Is the rubber-bumpered 'B the most rational classic car that money can buy?
The MGB GT in rubber-bumpered form is still your cheapest way into 'B ownership. Given how aghast aficionados were at its Federalised bumpers at the time of its launch, we can see how that's happened. But it's funny how the passage of time has really softened those controversial looks - a testament to the design department at Longbridge, which oversaw the installation of those bumpers on the 1975 cars.
In reality, the MGB's modifications were superbly executed, and despite being huge, the bumpers flow well with the existing car's styling. We're not kidding - look at a Seveties Fiat X1/9, BMW 2002 or Lancia Montecarlo to see how bad Federal bumpers can look.
The relative lack of wide appeal for these later models can work in your favour: prices are low compared with older chrome-bumpered cars and you get pretty much the same package. What's not to like?
Torque: 105lb ft@2500rpm
Maximum speed: 105mph
Fuel consumption: 22-26mpg
Transmission: RWD, four-spd manual
WHAT TO LOOK FOR
Smoke on the water
The OHV 1798cc B-series engine is known and loved in the specialist fraternity. It's strong, easy to work on and simple to tune. Major problems are quickly diagnosed and often simple to fix - a little burning oil could well be a faulty crankcase breather rather than anything more serious. But don't discount worn valve guides - if so, you'll need a new cylinder head, or, if you're really unlucky, you might need a bottom end rebuild. Look out for oil leaks from the front and rear crankshaft seals - replacing the rear one is an engine-out job. This is rare, though, and the B-series can rack up six-figure mileages.
Driving me wild
The four-speed transmission is tough, long-lived and well up to the task of hauling the relatively lightweight MGB, but it whines in first and second gear ('They all do that, sir'). If you want overdrive, look for a car that's been retro-fitted and ensure it engages and disengages smoothly. Don't worry too much if the overdrive is not working properly - it may be a poor electrical connection or a low oil level.
Spring is around the corner
Ask if the front suspension has been re-greased every 3000 miles, because, if not, the kingpins can wear out rapidly. Satisfy yourself that the brakes are working correctly. Wear in the master cylinger or servo seal failure should be sorted very quickly, but they're easy jobs.
Rear leaf psrings can sag with age and bushes only have a finite life, so assess these carefully, along with the condition of the rear spring shackles. Lever-arm dampers can leak, but reconditioned items are available.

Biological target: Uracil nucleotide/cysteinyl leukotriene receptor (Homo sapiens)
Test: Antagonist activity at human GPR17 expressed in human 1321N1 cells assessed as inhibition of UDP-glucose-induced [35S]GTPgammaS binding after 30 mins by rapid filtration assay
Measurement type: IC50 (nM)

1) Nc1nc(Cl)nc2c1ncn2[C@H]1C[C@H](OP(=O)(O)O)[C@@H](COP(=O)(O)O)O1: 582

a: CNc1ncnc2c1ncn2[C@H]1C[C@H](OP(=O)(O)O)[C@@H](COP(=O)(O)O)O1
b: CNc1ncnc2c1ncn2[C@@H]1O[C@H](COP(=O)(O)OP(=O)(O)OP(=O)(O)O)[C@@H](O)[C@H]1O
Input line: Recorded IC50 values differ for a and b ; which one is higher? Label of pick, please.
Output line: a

Does it have a beautiful body?
This is the area that sorts out a good MGB from a bad one, so be careful. Rust can hit just about anywhere, but new panels, repair sections and even entire bodyshells can be bought off-the-shelf from specialists and at reasonable prices. GTs suffer from water ingress and it rots out the floorpans rapidly. Sills are tough to fix effectively, so don't be dismissive of corrosion in this area, and be suspicious of cover trims.
Underneath, take a good look at the rear spring hangers and battery boxes. The box sections at the top of the front inner wings rot readily and it's a tough repair. Scuttle edges also corrode, affecting the base of the windscreen and turning a good car into a basket case.
Love it inside out
The interior is basic and solid, but take care that everything is working as it should and there's no annoying minor damage. Nylon seat trim is of indifferent quality, but easily replaced, and door trims tend to survive well, but watch out for rips. Complete new interiors are available off the shelf, although they don't tend to be cheap. Wet carpets could be down to a leaky heater or water getting in through poor seals.
If you really need to be told why you want one, then you've been living on Mars since 1965. The MGB is Britain's most popular classic car with good reason: it's widely available; has great parts and specialist support; and as long as you're not too demanding an owner, they are really good fun to drive. And let's be honest, that B-series engine sounds good when rasping through the exhaust system.
The appeal of the later cars is not just their lower prices - although that's a big part of it - but you also have the added advantage of BL's infamously garish colour palette inside. Russet Brown and Harvest Brown are back in fashion, aren't they?